When an employee is injured on the job, workers’ compensation insurance serves as a safety blanket, protecting businesses from potential liability. Yet, while workers’ comp is especially important for high-risk industries like construction or roofing, where workers are prone to getting hurt, if you own a nonprofit organization with more administrative staff, workers’ comp may seem like an unnecessary expense. You may even be wondering: are nonprofits exempt from workers’ compensation insurance?
For most businesses, workers’ comp is not only recommended for protection, but required by law. In fact, depending on your specific state, the penalties for not investing in workers’ comp can run as high as $100,000. However, nonprofit organizations differ from for-profit businesses in countless ways - especially when it comes to understanding tax issues. For example, while nonprofits must pay state and property taxes, they aren’t required to pay income taxes like for-profit organizations do. With such differing requirements, it can be hard to navigate what rules nonprofit organizations must follow.
So, are nonprofits exempt from workers’ compensation? It’s a tricky question but after reading this post, you should have a better handle on what’s required for your organization.
Nonprofits and Workers’ Compensation
It’s difficult enough to understand how workers’ compensation insurance is calculated for for-profit businesses. Premiums are complicated, dependent on several factors, including:
- The state(s) in which you operate
- Your organization’s claim history (also referred to as the Mod Rate)
- The job classifications of your workforce based on their risk level
- The total wages paid out to your employees
Nonprofit operations only throw a wrench into these calculations. Not only is the corporate and tax structure radically different between nonprofits and for-profit businesses, but the make-up of each workforce differs as well. The best way to find out if you need a workers’ comp plan – and what it will cost you if you do – is to work with a broker who understands your business at a local level. ConnectPay has connected hundreds of small business clients to our network of insurance brokers, so feel free to reach out if you’re looking for support.
With that being said, to better understand whether your nonprofit is required to pay workers’ compensation insurance premiums, there are three main components to consider: your state, your workforce, and your potential for penalties.
Your nonprofit organization may be exempt from workers’ comp insurance based on the state you operate out of. States where nonprofits may be exempt from workers’ comp plans include Alaska, Arkansas, Louisiana, Montana, and New York. However, exemptions depend on a variety of factors, including the types of workers you employ and the amount of wages they earn. It’s important to read up on the workers’ comp exemption laws in your specific state before making any decisions for your organization.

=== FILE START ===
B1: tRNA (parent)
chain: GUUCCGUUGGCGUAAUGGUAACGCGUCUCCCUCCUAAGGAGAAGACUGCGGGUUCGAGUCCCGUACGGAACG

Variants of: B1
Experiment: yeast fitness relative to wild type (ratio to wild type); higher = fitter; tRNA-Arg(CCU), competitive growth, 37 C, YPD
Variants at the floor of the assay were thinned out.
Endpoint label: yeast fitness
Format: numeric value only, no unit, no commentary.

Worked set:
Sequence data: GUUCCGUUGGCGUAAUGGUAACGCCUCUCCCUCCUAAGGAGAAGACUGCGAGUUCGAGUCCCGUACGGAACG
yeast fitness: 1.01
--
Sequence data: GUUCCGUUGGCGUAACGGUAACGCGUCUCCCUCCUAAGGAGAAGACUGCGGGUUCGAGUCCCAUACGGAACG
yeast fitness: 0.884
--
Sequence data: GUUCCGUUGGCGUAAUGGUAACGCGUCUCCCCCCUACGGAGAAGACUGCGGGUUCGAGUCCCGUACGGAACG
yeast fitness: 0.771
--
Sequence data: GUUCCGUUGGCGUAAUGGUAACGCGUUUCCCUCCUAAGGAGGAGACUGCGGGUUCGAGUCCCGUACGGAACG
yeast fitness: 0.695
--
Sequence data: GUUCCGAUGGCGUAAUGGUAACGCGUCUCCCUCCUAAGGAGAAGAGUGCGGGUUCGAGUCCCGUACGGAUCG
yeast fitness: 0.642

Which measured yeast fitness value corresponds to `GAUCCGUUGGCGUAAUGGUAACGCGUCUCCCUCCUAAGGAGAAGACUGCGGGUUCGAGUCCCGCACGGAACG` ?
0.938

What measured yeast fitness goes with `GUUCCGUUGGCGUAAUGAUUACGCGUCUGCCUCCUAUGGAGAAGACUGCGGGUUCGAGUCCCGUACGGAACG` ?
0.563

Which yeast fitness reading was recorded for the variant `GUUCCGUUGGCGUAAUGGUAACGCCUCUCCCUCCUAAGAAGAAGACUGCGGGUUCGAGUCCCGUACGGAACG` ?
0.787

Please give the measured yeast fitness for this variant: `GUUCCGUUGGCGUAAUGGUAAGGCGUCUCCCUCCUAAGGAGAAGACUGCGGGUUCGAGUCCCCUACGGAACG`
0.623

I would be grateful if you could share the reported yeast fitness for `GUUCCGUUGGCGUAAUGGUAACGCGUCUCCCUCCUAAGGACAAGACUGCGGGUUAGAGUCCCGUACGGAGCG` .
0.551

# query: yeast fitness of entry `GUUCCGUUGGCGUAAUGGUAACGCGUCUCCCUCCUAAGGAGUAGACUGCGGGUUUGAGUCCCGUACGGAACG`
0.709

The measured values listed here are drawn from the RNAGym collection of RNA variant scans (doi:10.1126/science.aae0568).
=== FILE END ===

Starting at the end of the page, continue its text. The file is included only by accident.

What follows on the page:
The structure of your organization also plays a factor into whether your nonprofit needs a workers’ comp plan. Some workers – like independent contractors or part-time employees - can be exempt from workers’ comp while other full-time employees will need to be fully covered. Additionally, if your organization has a volunteer program, these workers are typically not covered by a workers’ comp plan because they are not being paid. Likewise, if you have a sole proprietorship and no employees are working for you, your organization is likely to be exempt from workers’ comp as well. At the end of the day though, these exemptions still largely depend on your specific state and the risks involved with your work.
Penalties and Liability
If you fail to cover your workers correctly, your organization could be riddled with liability. Like exemptions, penalties for noncompliance vary state by state. For example, states like California have very steep monetary penalties whereas other states like Pennsylvania offer a lower fee, but up to seven years of prison time.
And penalties and fines shouldn’t be your only concern either. If one of your employees is injured on the job and you don’t have workers’ comp coverage, you could have a potential lawsuit on your hands. To keep you, your workers and your organization protected, it’s vital to understand how workers’ comp laws affect your specific business situation.
Are Nonprofits Exempt From Workers’ Compensation? It Depends
The short answer to the question Are nonprofits exempt from workers’ compensation? is… sometimes. It all depends on the laws in your state and how your organization is run. A better question to ask is: Is my nonprofit exempt from workers’ compensation? Using the information outlined in this post, you should have the tools you need to make that determination.
However, if you’re still not feeling confident in your ability to determine and calculate your workers’ compensation requirements in-house, you may want to consider partnering with a broker who can. Not only will they be able to walk you through your state laws, but they can show you how to save money on workers’ compensation insurance if you need to invest in a plan.
If you’d like to learn more about workers’ comp plans, just let our team know. While we don’t sell workers’ comp ourselves, we’d be happy to put you in touch with a trusted broker who can help!